Oakham

Vale of Catmos Lodge No.1265


Warranted: 5th May 1869 Consecrated: 30th September 1869 Centenary Warrant: 30th September 1969 The Lodge meets at Oakham School and holds regular meetings on the Tuesday nearest the full moon in the months of October, November, December, January, February, March and April Installation meeting: October Website: Click here Contact: Email Union of Leicestershire and Rutland Provinces and Formation of the Vale of Catmos Lodge The decision of the Rutland Lodge No.1130 to apply for a Warrant of Constitution to permit the formation of a new Lodge, to be named the Vale of Catmos Lodge, which was to meet at Oakham, set more wheels turning than is normal on such occasion. For the Lodge-to-be lay in territory that had since 1776 enjoyed titular status as a Province, though lacking any Provincial organisation and – since the death of the renowned Hippolyto Jose da Costa – without a Provincial Grand Master. The solution favoured by the M.W. Grand Master was to instruct the P.G.M. of Leicestershire to take the smaller Province under its jurisdiction. This was accordingly done, and on 30th September 1869 the Provincial Grand Lodge was summoned to meet at Oakham in the Agricultural (now Victoria) Hall for its AGM, in the course of which the new Lodge was to be consecrated. The adoption of the by-laws meant that the new Lodge had its meetings regulated by the full moon. This was no innovation; it had been, and remained until 1899, the practice of the mother Lodge, and no doubt the Vale of Catmos Lodge was happy to avail itself of the idea, which, in the days of narrow lanes, poor road surfaces and ineffective lighting, and when farm cart, pony trap or saddle-horse were the only alternatives to walking, was a thoroughly sensible one. Moreover a horse which had not dined would be quite likely to know the way home better than its master, who had, and could pick his way more comfortably by the moon’s light. Member groups It is noted that seven of the ten Founders were members the Rutland Lodge, and of the ten Founders, three had the title The Reverend and have their occupation listed in the original minute book as clerk in H.O.; two are listed as farmers, with actuary, doctor, gentleman, land agent and maltster being the recorded occupations of the remaining Founders. It should not be forgotten that in its earliest days the Vale of Catmos Lodge was very much a country Lodge. Of the first nine Worshipful Masters no less than seven of them were farmers. In modern times there is no one major member group (except for retirees (!)) although in the late 20th century there were a number of former teachers and shopkeepers. Today members’ occupations cover a broad spectrum of professions and occupations. Other special considerations Forming other Lodges In October 1964 a petition to the M.W. Grand Master applying for a Warrant of Constitution to permit the formation of a new Lodge, to be named the Old Oakhamian Lodge No.8033, was received, approved and signed by the Master and Wardens with due ceremony. Similarly in 1984, the Vale of Catmos Lodge sponsored a third Lodge in Rutland to be named the Uppingham-in-Rutland Lodge No.9119. Bad and good times The Vale of Catmos Lodge had its ups and downs. Two particularly difficult periods were during the two World Wars 1914–1918 and 1939–1945 but it survived and grew in strength. The Lodge also had a bad patch in the late 1990s and in 1997 reduced its number of meetings from seven to four per year due to resignations and lack of candidates. However in the early 2000s the situation began to improve for a variety of reasons and in 2006 the Lodge reverted to seven meetings a year. The move to Oakham School This move was initiated by a change of arrangements at the Victoria Hall, and the Lodge considered this to be an ideal opportunity to utilise the accumulated funds of a member’s legacy to secure long term accommodation for the Lodge. The first meeting at Oakham School was held in October 2006 and in August 2008 an agreement between the Lodge and school was signed enabling the Lodge to firmly re-establish itself in Oakham.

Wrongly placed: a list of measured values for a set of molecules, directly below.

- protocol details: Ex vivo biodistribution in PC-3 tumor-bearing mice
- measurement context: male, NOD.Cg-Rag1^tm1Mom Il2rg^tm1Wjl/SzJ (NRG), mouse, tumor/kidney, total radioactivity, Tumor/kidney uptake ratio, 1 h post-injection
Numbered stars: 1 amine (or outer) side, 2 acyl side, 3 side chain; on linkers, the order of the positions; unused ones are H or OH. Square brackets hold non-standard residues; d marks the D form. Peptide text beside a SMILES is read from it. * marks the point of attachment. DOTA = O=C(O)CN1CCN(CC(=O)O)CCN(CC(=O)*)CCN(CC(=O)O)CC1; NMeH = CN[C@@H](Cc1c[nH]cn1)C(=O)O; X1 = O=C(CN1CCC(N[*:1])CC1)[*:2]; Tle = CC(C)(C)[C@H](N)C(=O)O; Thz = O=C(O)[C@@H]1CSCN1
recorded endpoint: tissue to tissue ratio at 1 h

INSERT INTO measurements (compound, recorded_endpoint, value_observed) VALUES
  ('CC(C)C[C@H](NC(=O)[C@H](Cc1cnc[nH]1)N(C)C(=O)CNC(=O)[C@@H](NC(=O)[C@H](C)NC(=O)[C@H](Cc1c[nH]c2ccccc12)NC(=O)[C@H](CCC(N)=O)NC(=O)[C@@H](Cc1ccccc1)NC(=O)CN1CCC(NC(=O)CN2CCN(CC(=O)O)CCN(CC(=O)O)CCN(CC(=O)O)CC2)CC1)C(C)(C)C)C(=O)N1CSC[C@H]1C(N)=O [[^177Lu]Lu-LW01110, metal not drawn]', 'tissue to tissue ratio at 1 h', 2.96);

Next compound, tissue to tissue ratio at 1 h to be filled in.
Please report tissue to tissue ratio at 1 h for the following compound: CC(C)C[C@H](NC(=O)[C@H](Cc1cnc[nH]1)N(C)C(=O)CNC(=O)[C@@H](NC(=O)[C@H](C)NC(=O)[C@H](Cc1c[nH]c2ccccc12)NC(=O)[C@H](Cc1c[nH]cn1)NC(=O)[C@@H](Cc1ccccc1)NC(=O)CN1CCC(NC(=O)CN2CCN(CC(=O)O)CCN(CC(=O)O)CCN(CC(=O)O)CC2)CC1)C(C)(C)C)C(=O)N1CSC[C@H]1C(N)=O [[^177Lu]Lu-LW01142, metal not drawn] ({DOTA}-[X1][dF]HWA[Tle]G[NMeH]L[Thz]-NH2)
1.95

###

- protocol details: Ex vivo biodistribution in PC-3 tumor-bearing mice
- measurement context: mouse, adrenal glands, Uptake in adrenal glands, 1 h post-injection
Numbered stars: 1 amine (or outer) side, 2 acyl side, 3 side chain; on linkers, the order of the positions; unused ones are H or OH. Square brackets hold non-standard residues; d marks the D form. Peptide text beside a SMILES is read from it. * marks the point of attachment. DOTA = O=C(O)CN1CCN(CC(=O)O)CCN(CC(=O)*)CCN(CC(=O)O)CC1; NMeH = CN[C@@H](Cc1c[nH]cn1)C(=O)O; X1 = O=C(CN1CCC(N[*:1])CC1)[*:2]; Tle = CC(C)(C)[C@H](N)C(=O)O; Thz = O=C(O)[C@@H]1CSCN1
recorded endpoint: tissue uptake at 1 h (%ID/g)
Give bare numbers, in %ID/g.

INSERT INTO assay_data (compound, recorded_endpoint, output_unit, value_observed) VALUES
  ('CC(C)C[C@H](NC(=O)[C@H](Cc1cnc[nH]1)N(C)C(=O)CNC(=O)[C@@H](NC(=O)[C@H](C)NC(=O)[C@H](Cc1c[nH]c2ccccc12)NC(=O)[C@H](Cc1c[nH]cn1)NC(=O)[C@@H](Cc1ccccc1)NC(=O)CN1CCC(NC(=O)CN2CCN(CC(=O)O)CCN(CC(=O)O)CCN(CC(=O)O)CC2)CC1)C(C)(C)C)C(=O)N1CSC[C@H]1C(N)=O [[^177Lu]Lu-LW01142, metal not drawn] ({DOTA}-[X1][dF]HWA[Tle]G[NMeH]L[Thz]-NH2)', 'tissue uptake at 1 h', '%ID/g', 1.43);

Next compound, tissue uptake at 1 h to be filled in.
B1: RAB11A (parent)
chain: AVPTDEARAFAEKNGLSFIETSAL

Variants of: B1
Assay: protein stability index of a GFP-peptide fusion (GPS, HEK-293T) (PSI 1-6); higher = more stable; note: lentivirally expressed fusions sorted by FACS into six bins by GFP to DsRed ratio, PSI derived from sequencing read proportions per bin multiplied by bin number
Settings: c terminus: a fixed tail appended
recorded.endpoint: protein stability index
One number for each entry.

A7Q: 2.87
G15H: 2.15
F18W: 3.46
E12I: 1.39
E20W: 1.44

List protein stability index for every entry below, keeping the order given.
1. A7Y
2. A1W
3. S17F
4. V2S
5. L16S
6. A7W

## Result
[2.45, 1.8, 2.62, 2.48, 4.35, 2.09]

Old Oakhamian Lodge No.8033


Website: Click Here Contact: Email The Old Oakhamian Masonic Lodge is probably one of the most regular and widely supported organised sections running under the Old Oakhamian banner.

The Lodge was originally the brainchild of Alwynne and Kenneth Westmoreland, who were at the time members of the Vale of Catmos Lodge No 1265 which still meets regularly in Oakham. Towards the end of 1963 they decided to call a meeting of those members of the Vale of Catmos Lodge, who had been educated at Oakham School, to discuss the possibility of forming an Old School Lodge. Some of those who attended were their brother Geoffrey, Russ Thornton, Rupert Baines, Frank Gilman, Charles Dennison, William Steele, John R Clarke and Eric Chambers. As there was such enthusiastic support they agreed to go ahead and action the formation of the Old Oakhamian Lodge.

Following on from the meeting fantastic efforts were made to contact as many other Old Boys who might be interested in becoming founder members and from thereon JCB (Sandy) Thompson, Gilbert Chatterton, Stuart Humphrety, Eric Guillaume, Reginald Banks, Kenneth Righton, L Robert Wright, G Anthony Wharton, Bruce Donald, D Brian (Joe) Holyoake and Philip Mockford all became founder members. What was most interesting was that many of the founders were living miles away from Oakham even as far as the Isle of Wight.

Obviously, the whole idea had to be discussed with the Headmaster at the time, so John Buchanan was contacted and he readily agreed to the Lodge being formed and made the generous offer of providing suitable accommodation for the Lodge at the School. Fortunately and with many thanks subsequent Heads have continued this assistance.